The Secret of Monkey Island: Special Edition Review

Back in the early 90’s one of Lucasarts’ most prominent titles (aside from Star Wars) was undoubtedly The Secret of Monkey Island. As technology improved and consoles took a more influential role as the primary gaming device, gamers latched onto exciting new genres and point and click adventures died a slow and painful death. However, after many reclusive years, they are now making a come back. Telltale games have had a huge role in re-invigorating the genre thanks to the success achieved with Sam and Max and are now releasing Tales of Monkey Island for PC and Wiiware ; a some-what spiritual successor to Escape from Monkey Island. Fortunately, for those who missed out on where it all started, theres The Secret of Monkey Island: Special Edition for XBLA and PSN

You play Guybrush Threepwood, a young man trying to become a “Mighty pirate”. To do this he must pass three seemingly simple tests which, typical of this genre, involve collecting various items that combine together to solve a set puzzle. Coupled with an imaginative, exciting story involving a ghost pirate seeking to marry the love of his life, an island full of cannibals and various other memorable characters, its unsurprising Monkey Island became such a huge success.

Instead of directly porting the original title (which you can see at any time when playing by pressing the Back button on the pad) the game has received an overhaul, replacing the original graphics with a vibrant,  cartoon appearance. The 2D style remains and its fortunate they opted not to use same 3D control as Escape from Monkey Island, something that was a major factor in the overall negative feedback for that particular title.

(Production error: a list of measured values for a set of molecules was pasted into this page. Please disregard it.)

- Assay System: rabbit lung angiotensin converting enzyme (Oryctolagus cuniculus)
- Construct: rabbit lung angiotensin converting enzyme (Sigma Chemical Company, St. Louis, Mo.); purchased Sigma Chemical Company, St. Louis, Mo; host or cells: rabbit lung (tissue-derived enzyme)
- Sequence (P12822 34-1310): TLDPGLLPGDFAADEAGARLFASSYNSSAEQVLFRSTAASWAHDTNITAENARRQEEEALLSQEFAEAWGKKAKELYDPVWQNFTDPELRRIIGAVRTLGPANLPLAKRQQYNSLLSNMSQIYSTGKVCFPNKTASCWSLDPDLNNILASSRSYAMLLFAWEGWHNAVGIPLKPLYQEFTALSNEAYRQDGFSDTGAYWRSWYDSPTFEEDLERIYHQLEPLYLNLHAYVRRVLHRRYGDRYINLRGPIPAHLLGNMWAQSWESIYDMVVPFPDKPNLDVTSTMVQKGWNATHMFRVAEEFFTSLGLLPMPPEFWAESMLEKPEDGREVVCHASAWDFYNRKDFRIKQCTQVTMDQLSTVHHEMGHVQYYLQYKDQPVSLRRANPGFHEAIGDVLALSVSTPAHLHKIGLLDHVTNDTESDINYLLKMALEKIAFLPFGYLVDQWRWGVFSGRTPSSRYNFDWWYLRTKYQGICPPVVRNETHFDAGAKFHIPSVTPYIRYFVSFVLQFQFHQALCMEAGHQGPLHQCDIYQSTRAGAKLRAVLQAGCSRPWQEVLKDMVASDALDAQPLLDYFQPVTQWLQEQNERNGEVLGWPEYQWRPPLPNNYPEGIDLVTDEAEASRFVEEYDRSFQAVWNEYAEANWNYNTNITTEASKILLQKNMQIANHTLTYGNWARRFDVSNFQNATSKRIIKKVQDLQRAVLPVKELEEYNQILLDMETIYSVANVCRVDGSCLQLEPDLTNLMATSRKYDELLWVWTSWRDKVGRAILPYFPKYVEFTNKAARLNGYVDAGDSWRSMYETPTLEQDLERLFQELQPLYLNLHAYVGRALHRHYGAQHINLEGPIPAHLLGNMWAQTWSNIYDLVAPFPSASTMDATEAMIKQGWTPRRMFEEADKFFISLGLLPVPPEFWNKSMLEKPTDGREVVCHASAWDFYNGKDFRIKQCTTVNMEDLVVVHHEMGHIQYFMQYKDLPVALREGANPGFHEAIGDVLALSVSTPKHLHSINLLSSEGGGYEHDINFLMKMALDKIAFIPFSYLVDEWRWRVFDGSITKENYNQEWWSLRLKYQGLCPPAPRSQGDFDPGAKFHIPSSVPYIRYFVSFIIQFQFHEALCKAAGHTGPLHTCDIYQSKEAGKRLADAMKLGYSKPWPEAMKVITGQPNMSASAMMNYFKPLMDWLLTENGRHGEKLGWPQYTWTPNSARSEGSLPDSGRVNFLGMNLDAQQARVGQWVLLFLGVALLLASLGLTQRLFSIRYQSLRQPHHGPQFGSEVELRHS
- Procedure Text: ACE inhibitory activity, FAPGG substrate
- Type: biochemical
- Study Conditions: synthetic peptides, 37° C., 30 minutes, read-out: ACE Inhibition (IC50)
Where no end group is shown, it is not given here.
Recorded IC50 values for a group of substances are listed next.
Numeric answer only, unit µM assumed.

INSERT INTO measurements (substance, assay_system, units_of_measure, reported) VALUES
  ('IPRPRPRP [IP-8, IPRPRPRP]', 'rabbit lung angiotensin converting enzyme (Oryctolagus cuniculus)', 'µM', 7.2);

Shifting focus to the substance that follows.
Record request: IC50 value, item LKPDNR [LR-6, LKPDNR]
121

The music has been re-recorded and the atmosphere it creates plays a huge role in helping to set the unique and enjoyable backdrop. Speech has also been included for the first time, using many of the voice cast from later games. Whilst the script remains unchanged from the original, the addition of speech greatly enhances the delivery of the many jokes. This is still the same funny and witty Monkey Island, and its these traits which are a significant reason why it is so highly regarded.

The old SCUMM interface which was so synonymous with their games, has been carefully and intelligently transferred over to fit the Xbox controller. It feels a lot more streamlined and intuitive. Hovering the cursor (which you use to move and interact with Guybrush) over a door will suggest the  commonly expected interaction, such as “open” rather than “pick –up”. A hint system is also available for those who cant solve the puzzles; a first in this series and a welcome addition for ensuring players don’t give up early.

Unlikely as it seemed that Lucasarts would revisit or port over their older games, it was even more doubtful that such a huge amount of effort and care would be put into them. Theyve done a wonderful job in giving a brilliant, genre defining title a new lease of life. Those who played Monkey Island in the past can enjoy it over again, while those who didnt can now see how fantastic this game truly is.

Hopefully more titles from Lucasartss exquisite back catalogue will get similar treatment.